By the time I found out about the “amnesty” for Polish citizens held captive in the USSR and the formation of a Polish Army under General Anders…. it was too late. Being young and strong, despite the deprivations and slavery of the gulag, I had not been told informed by the NKVD.
Several hundred thousand of my compatriots were left behind following the evacuation of Anders Army to Iran in 1942. Stuck in labour camps and kolkhozes throughout the USSR, and forced to take Soviet citizenship, our future was bleak.
But in May 1943 the Soviets announced that a Polish Division was to be raised on Soviet soil under Red Army command. At the same time, the Union of Polish Patriots, or ZPP, was created in Moscow. This was a communist puppet government led by Wanda Wasilewska.
The 1st Kosciuszko Infantry Division would be led by then Lieutenant Colonel Zygmunt Berling. Pro-Soviet, it was rumoured that he had gone AWOL from General Anders Army and was regarded as a traitor by our government-in-exile!
I arrived at the recruitment and training camp at Sielce in June 1943. What a desperate state we were – starving, diseased and near death. Many years later Berling gave his own impressions of the new recruits as they crossed the River Oka from the nearest railway station at Divovo:
“When these people came closer, we saw the material from which the Division had to be created. The picture was extraordinary. People whose appearance bore witness to the fact that they had come through extremely hard times…. There were people in rags which had once been jackets, with bundles, or with some kinds of boxes which had once been suitcases…. These were the people we had to make into soldiers”
Our spirits lifted when we were given the Polish Army uniforms of 1939, our symbol was the Piast eagle and both our flag and national anthem were Polish. We would speak Polish and there was even mass every Sunday! In our oath we had to swear brotherhood with the Red Army.
With so many recruits flooding in from the camps, in August 1943 we were transformed into the Polish 1st Corps.
But the Soviet terror was ever- present. Most of our officers were Soviet and mixed throughout our troops were NKVD spies and informants. We also received political “education” from the ZPP. It was best to be quiet and cautious. Those Poles who spoke aloud of rejoining the Polish army in the West were arrested by the NKVD and never seen again.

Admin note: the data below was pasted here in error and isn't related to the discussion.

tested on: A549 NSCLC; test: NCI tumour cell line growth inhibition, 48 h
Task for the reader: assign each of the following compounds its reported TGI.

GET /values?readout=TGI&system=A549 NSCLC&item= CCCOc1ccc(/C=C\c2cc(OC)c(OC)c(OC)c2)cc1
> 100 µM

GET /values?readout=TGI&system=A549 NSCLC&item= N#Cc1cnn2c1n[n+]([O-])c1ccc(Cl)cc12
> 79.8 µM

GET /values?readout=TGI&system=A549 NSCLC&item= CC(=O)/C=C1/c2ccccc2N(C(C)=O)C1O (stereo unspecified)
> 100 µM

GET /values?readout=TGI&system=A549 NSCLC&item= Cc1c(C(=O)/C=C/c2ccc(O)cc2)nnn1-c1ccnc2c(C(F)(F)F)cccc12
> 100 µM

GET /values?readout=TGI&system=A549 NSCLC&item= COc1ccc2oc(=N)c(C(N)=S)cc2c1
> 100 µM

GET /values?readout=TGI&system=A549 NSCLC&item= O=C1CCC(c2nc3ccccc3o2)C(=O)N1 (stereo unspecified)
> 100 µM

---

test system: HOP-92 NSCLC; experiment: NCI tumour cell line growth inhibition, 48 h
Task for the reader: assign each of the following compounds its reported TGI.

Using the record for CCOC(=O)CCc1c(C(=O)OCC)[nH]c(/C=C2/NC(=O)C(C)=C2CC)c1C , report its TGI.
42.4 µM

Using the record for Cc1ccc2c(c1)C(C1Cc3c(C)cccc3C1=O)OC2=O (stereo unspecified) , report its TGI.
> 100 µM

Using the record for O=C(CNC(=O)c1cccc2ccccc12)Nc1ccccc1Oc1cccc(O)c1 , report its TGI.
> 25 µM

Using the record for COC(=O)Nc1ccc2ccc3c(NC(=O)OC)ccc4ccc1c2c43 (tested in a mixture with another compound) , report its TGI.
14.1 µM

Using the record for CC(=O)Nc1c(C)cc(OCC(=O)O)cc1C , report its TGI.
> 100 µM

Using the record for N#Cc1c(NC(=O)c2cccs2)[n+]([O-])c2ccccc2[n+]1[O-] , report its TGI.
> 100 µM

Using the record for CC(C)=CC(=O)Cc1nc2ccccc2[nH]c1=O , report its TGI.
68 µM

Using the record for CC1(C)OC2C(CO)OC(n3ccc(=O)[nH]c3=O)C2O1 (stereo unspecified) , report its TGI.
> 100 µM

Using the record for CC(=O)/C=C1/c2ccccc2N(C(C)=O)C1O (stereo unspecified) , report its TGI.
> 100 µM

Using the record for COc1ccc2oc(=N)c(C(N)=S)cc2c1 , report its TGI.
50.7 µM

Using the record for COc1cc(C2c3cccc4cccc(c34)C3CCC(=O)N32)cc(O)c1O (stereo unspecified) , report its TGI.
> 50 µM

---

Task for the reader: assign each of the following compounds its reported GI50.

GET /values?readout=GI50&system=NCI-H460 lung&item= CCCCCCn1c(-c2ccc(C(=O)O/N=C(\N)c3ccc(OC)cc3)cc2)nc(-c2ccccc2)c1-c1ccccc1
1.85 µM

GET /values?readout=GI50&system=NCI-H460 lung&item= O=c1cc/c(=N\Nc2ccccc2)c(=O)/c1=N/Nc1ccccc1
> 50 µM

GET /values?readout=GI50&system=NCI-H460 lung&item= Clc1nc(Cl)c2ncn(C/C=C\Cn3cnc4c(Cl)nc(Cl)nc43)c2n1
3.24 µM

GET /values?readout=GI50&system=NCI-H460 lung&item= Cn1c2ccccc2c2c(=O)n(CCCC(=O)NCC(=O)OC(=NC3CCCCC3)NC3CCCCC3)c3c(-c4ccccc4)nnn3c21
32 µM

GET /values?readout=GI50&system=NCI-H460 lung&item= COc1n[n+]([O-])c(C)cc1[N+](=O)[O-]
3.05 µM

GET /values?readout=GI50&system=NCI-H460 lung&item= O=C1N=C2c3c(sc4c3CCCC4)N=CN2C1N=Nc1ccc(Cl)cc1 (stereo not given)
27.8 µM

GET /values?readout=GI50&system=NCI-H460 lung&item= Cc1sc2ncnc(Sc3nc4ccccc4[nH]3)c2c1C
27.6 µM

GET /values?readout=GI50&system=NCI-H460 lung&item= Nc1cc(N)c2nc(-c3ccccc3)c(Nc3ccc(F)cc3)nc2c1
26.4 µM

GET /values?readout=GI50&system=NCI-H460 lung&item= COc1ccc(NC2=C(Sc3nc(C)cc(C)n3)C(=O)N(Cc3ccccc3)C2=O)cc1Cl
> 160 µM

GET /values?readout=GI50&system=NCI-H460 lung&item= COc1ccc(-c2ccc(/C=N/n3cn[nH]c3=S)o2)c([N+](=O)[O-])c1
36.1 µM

Our first combat on the Eastern Front in September 1943 was a disaster. With only 3 months of training we were not ready. In the battle of Lenino, near Smolensk, we lost 30% of our Division.
As we pushed the Germans back, our corps grew from liberated Poles who either volunteered or were conscripted into the Red Army. Desperate humanity continued to flow out from the gulags as reinforcements. In March 1944 our Corps became the 1st Polish Army. General Berling was our Commander but we all knew that he really answered to the Soviet General Zhukov.
We were under Rokossovsky’s 1st Byelorussian Front and in July we crossed the River Bug. What joy to be the first Polish forces back on home soil! Throughout July and August the fighting was fierce. Reaching the outskirts of Warsaw, we were ordered to halt. On the 1st of August the Warsaw Uprising broke out. But Stalin ordered us not to intervene. What despair and frustration for us. In mid-September General Berling sent a group across the Vistula to aid the insurgents. He was removed from Command and by the time we entered Warsaw, the AK had been defeated and the city was destroyed.
Our march pushed on. We fought side-by-side with the Polish Underground in Poznan. It was a ferocious battle. But after our victory we heard rumours that the Home Army fighters were arrested, deported and executed by Stalin.
A 2nd Polish Army took part in the Ukrainian Front operations, pushing southward into Czechoslovakia.
Over 200,000 Poles in the Red Army pushed through Western Poland in early 1945.
Finally we entered Berlin. The fighting was door-to-door and savage. The defenders of the city were young boys and old men and they fought to the death rather than being taken by the “Red Army”. In the streets around the Reich Chancellery and the Reichstag, we delivered the final blow against the Nazis.
Over 60,000 of my Polish compatriots lost their lives fighting for the Red Army. Germany was defeated. The USSR was free. But Poland was not….
View the Gallery
Several hundred thousand Poles did not escape with Anders Army to Iran in 1942. In April 1943, following the Katyn dispute, the Soviets severed all diplomatic relations with the Polish Government-in-Exile…